Former New York Giant David Tyree’s personal views on gay marriage have been the topic of much debate since his recent hiring as director of player development for that franchise, but the press has overlooked an even more significant problem. For the better part of a decade, Tyree has traded on his NFL fame to win unsuspecting donors for some of the country’s leading Christian dominionists, including one of the most aggressive anti-gay activists in America. Thanks to Tyree, Joseph Mattera can be seen in the New York society pages at fundraising galas rubbing shoulders with New York Giants Eli Manning and Tiki Barber, NBA stars, beauty queens, business leaders, and movie stars such as Gwyneth Paltrow and Hugh Jackman. Many of these figures are, no doubt, unaware that they are helping one of the nation’s most zealous campaigners for biblical law establish a foothold in New York by funding the foundation led by his wife and co-pastor, Joyce Mattera.
A rising star of the Religious Right, Joseph Mattera was recently named the “convening apostle” of the U.S. by a network of religious leaders by called the International Coalition of Apostolic Leaders (ICAL, formerly the International Coalition of Apostles). These self-appointed, modern-day “apostles and prophets” are part of the New Apostolic Reformation (NAR) movement and are on the cutting edge of anti-gay activism in eastern Europe, South America, and Africa. They believe they have a mandate for taking dominion over the “Seven Mountains” or power centers of society and culture. While those society page celebrities at these fundraisers may not know about Mattera’s national and international fame in this role, and at least one major donor I’ve reached most certainly did not, Tyree undoubtedly does. His “spiritual mother” and co-author Kimberly Daniels is also an apostle in the movement, as is Tyree’s business partner, Frank Dupree. I have documented these relationships elsewhere, including the obsession of Tyree’s mentor with praying away the gay, or expelling the (literal) demons she believes cause homosexuality.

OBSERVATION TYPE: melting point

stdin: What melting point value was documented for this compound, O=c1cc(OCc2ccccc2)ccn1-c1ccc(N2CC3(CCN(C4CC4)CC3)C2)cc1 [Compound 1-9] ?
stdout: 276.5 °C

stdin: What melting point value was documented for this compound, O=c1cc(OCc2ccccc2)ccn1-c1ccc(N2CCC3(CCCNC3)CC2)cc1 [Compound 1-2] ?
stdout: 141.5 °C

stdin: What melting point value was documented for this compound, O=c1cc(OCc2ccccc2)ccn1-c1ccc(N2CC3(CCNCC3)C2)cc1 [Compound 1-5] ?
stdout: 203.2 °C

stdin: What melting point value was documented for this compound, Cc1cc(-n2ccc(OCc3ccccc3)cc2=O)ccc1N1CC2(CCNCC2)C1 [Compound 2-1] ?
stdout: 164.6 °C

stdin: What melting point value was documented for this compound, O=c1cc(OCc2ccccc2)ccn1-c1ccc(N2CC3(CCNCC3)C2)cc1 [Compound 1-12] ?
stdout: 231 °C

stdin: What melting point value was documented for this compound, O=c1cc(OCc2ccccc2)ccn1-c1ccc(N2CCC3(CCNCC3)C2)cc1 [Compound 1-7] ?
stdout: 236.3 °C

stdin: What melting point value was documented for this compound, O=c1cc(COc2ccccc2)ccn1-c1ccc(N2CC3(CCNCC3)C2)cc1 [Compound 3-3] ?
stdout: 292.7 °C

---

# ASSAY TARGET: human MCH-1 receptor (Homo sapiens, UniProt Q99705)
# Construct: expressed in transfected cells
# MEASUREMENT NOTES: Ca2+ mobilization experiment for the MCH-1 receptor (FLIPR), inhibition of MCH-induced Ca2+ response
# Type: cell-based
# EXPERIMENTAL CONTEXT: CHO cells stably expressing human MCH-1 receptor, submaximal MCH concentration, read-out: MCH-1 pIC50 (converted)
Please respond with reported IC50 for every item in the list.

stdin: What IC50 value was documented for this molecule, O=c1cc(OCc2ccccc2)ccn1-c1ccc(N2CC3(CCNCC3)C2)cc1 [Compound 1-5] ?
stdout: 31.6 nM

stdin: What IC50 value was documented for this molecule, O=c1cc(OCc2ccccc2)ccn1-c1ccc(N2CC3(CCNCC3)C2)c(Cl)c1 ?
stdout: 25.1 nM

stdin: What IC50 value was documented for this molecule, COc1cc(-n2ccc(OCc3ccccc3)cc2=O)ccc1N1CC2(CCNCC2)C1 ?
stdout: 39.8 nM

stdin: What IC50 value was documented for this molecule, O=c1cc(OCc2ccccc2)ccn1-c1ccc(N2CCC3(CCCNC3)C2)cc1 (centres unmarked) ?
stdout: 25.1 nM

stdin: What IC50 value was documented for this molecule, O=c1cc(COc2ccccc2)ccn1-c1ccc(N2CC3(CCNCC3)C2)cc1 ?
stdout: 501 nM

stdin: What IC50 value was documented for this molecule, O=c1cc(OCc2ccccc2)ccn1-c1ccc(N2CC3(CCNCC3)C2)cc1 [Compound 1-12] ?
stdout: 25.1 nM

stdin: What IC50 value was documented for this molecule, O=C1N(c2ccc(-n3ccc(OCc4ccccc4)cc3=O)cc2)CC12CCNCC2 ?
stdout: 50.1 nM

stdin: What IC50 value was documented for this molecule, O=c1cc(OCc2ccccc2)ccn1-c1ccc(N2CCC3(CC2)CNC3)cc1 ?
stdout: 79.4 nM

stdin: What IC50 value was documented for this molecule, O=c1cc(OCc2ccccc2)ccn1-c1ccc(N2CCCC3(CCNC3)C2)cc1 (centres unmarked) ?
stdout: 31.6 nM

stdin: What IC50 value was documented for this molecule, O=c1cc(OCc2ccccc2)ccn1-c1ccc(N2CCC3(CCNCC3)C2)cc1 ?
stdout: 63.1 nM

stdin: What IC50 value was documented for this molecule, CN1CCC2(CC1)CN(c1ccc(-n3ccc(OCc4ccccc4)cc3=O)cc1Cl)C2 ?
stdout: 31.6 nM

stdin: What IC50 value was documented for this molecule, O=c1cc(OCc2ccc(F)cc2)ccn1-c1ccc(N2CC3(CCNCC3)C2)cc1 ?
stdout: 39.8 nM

Children of the City
According to its website, the mission of Joyce Mattera’s nonprofit organization, Children of the City, is “to reach at-risk inner-city youth and their families.” The group has long used Tyree and its at-risk intervention agenda to attract public exposure and win liberal support for the Matteras. Mattera has written about doing “good works” through Children of the City to gain traction in New York City for their conservative religious campaigns, stating in his book, Kingdom Revolution,
My wife and I have taken this principle to heart and have ministered to tens of thousands of at-risk children since 1981. Then when the time came to lead the fight against same-sex marriage in our city, we had already earned a place of respect because of the service we had freely given to our community.
This approach is common among the “apostles.” For example, Peter Wagner, a pioneer of the NAR and its apostolic networks, wrote about ICA apostle Eddie Long’s success in making his ministry indispensable to Atlanta through faith-based charitable work.
In another book, Walk in Generational Blessings, Joseph Mattera describes the monthly home visits to 1,000 children on Children of the City’s roster “by our fifty volunteers, most of whom attend our local church.” While Children of the City’s programs appear to be faith-based, their marketing and much of their support appears to be secular. In Kingdom Revolution, Mattera boasts of their fundraising success outside their own conservative religious community: